The Five Political Points of Calvinism

Here is an excerpt from my forthcoming book with Tom Pratt, Seeking the City.

One of the great questions that has been raised by historians is whether or not John Calvin’s views were the basis of later Republicanism, such as that which prevailed in the American experience in the 1770’s and 1780’s. The best answer seems to be that Jefferson and Madison worked out an approach to government that was consistent with some Calvinist ideals, especially in regards to human depravity and the need for limited government, but clearly not identical. Calvin favored the idea of decentralization in governance, an idea consistent with Jeffersonian politics. One scholar has argued that a synthetic reading of Calvin shows that he held to five principles—“fundamental law, natural rights, contract and consent of people, popular sovereignty, resistance to tyranny through responsible representatives”—what this interpreter calls the “five points of political Calvinism” that would later be a description of Republicanism in essence. But he would likely not have favored the exact system we now have in the United States. As one historian has put it, “Modern Democracy is the child of the Reformation, not of the Reformers.” Modern Republicanism is a sort of working out of the basic ideas that come from the Reformation, but it is not found in the Reformers’ teachings explicitly.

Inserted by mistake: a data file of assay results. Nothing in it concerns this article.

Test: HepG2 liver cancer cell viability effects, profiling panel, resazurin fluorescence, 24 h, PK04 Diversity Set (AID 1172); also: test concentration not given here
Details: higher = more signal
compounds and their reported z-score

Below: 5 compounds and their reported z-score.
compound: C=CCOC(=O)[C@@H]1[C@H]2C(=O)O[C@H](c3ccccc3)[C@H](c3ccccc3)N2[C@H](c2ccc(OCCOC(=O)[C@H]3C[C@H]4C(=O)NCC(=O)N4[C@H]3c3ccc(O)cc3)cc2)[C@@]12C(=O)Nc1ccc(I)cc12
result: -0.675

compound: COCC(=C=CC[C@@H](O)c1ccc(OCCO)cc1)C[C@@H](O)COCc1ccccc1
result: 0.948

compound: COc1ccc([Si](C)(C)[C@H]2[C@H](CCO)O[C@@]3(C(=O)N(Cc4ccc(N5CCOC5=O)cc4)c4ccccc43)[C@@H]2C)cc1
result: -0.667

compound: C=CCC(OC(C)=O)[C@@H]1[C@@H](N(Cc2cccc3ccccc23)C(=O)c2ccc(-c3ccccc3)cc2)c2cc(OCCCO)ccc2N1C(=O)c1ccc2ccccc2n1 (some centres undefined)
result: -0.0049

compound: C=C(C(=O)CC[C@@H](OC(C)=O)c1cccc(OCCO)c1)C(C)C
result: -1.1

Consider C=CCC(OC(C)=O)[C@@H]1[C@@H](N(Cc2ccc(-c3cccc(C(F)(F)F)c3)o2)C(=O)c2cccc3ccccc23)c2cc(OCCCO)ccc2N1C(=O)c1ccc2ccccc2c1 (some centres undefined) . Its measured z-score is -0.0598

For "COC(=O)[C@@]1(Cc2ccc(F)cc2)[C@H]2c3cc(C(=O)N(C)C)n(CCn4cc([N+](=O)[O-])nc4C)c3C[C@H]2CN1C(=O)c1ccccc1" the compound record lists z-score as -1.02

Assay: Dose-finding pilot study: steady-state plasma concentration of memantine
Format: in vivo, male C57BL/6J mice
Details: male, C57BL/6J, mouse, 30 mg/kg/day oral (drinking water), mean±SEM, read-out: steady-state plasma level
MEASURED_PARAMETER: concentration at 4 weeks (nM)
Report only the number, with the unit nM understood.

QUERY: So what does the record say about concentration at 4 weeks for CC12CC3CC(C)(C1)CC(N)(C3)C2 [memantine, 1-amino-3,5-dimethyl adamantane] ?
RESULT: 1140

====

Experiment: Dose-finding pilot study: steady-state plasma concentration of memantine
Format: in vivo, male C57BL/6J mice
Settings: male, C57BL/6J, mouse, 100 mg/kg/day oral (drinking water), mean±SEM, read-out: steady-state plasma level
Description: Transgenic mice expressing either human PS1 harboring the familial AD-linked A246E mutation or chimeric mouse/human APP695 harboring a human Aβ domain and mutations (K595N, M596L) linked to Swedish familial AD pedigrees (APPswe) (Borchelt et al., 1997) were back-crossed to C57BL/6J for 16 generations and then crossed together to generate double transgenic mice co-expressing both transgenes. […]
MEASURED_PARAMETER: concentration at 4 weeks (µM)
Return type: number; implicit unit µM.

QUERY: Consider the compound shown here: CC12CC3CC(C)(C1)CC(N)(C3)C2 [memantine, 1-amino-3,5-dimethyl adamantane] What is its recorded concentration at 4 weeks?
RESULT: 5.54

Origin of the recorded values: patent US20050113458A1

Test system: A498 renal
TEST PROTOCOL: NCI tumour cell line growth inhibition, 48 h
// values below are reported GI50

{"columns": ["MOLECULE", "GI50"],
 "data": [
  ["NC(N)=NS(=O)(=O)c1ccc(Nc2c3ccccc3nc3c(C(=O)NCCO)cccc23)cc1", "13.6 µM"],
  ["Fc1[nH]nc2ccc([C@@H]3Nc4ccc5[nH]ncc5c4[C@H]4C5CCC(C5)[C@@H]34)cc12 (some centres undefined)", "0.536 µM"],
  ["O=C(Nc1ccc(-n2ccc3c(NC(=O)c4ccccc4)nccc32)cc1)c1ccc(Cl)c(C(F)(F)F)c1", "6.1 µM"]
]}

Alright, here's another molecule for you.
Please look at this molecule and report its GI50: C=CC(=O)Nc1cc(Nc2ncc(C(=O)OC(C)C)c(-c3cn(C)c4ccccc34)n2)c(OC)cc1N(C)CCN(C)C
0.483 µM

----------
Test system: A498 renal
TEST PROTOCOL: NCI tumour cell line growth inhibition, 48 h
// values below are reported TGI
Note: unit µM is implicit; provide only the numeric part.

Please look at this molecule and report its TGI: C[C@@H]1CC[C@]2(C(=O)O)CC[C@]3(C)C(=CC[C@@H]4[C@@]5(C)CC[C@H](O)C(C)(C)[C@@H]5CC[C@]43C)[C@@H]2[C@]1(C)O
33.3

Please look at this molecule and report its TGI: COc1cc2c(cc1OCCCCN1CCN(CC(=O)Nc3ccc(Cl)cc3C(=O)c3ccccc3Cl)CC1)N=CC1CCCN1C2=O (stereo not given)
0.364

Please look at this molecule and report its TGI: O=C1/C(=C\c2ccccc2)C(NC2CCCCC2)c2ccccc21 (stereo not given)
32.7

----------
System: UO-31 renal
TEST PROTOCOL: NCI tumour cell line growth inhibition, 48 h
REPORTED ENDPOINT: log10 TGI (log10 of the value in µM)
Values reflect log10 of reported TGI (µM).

Chad Owen Brand

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